ENVIRONMENTAL SCANNING ELECTRON-MICROSCOPY OF MARINE AGGREGATES
Marine aggregates were examined for the first time in the hydrated state using an environmental scanning electron microscope (ESEM). Sample preparation consisted of fixation followed by rinsing with distilled water to remove excess salts and fixative. Aggregates were continuously observed at resolutions comparable to conventional scanning electron microscopy through stages of hydration, from completely immersed to desiccated. Because no metallic coating is required, energy-dispersive X-ray spectroscopy (EDXS) can be used to analyse rapidly constituent elements occurring at low concentrations with no spectral interference. Subtle differences in mineral particles were seen in both EDXS spectra and in direct observation of relative hydration, reflecting apparent differences in mineralogy, ESEM enabled-examination of effects of desiccation and rehydration on individual particles composed primarily of hydrated polymer and eliminated dehydration artefacts in delicate organisms.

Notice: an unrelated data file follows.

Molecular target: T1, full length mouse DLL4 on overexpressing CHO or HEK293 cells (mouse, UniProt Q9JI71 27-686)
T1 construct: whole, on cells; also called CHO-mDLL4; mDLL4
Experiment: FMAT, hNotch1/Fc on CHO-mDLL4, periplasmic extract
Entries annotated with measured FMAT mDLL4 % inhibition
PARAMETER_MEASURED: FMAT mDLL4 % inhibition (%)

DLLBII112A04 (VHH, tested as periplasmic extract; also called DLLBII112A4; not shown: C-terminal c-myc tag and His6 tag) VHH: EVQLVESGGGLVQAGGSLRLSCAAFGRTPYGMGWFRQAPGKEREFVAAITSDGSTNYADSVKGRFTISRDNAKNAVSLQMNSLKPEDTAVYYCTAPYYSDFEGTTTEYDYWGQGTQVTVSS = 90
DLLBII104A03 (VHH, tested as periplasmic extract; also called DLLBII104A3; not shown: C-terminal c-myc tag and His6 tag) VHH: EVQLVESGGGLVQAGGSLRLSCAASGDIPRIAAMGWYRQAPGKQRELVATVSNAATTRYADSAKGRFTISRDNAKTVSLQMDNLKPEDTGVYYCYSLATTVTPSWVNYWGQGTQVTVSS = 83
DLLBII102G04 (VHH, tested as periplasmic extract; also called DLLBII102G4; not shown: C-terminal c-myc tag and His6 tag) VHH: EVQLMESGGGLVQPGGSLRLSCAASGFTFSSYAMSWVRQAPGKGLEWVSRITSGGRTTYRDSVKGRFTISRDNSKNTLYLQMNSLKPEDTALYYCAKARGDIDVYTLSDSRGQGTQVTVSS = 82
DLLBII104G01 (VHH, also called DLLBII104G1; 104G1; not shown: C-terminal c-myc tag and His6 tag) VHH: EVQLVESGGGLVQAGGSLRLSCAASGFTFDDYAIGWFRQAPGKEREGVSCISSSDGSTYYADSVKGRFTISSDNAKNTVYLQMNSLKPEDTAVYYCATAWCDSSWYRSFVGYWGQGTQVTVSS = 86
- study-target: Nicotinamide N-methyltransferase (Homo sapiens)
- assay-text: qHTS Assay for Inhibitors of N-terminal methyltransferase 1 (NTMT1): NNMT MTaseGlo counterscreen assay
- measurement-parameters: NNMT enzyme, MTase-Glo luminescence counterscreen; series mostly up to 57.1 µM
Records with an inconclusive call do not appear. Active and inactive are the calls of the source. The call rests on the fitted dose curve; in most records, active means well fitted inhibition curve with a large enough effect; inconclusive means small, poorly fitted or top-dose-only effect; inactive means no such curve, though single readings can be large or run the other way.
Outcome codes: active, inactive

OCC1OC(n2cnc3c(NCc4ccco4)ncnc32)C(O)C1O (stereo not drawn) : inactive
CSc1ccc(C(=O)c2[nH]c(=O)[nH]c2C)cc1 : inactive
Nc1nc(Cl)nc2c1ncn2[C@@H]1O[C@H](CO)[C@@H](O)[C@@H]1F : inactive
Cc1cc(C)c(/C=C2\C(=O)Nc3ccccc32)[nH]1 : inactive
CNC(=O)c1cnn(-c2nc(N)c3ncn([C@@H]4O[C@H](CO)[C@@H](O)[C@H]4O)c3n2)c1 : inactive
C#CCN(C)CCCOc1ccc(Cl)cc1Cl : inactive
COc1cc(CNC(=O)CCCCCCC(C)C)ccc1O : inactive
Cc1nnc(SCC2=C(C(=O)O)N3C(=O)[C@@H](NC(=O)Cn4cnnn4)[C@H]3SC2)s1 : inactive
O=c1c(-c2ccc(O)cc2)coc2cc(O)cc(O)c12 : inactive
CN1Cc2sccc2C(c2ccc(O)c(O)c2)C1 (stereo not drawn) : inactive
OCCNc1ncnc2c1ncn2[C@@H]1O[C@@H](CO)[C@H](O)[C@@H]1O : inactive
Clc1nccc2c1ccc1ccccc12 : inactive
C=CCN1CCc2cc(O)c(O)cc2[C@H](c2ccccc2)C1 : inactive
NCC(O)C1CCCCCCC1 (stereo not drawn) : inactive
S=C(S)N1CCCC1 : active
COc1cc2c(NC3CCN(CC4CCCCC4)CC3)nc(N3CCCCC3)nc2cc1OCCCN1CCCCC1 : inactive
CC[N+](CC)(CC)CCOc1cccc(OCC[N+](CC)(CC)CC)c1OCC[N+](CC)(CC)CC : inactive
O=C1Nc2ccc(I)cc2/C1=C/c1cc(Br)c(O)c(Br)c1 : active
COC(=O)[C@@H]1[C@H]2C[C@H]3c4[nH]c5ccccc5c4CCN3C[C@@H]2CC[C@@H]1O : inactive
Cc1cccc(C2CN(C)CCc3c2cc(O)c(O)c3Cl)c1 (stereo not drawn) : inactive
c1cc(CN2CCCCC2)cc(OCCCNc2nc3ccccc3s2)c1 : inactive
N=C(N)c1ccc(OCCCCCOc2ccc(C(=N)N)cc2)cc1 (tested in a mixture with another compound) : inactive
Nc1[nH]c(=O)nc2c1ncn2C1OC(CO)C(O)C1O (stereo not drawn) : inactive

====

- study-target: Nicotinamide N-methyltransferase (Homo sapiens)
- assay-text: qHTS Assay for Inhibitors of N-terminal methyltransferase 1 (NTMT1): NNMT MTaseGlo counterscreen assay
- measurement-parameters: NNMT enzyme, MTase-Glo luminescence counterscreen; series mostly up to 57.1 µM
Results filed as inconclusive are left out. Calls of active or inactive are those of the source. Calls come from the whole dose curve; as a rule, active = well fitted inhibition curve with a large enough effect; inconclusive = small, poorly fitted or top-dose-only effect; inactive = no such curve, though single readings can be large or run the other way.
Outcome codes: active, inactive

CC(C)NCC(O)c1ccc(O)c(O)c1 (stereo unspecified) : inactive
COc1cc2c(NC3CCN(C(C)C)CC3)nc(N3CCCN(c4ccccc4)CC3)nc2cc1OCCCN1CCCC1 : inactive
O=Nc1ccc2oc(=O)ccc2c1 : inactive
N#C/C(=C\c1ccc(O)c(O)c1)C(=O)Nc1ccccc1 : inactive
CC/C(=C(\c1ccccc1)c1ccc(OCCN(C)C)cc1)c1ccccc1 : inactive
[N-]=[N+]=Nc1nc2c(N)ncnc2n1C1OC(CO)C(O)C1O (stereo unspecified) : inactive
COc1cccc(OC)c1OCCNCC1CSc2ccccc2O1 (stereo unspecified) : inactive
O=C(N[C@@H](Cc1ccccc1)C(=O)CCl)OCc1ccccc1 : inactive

JOURNAL OF MICROSCOPY-OXFORD
(1995). ENVIRONMENTAL SCANNING ELECTRON-MICROSCOPY OF MARINE AGGREGATES. JOURNAL OF MICROSCOPY-OXFORD, 178, 101-106.
Available at: http://aquila.usm.edu/fac_pubs/5855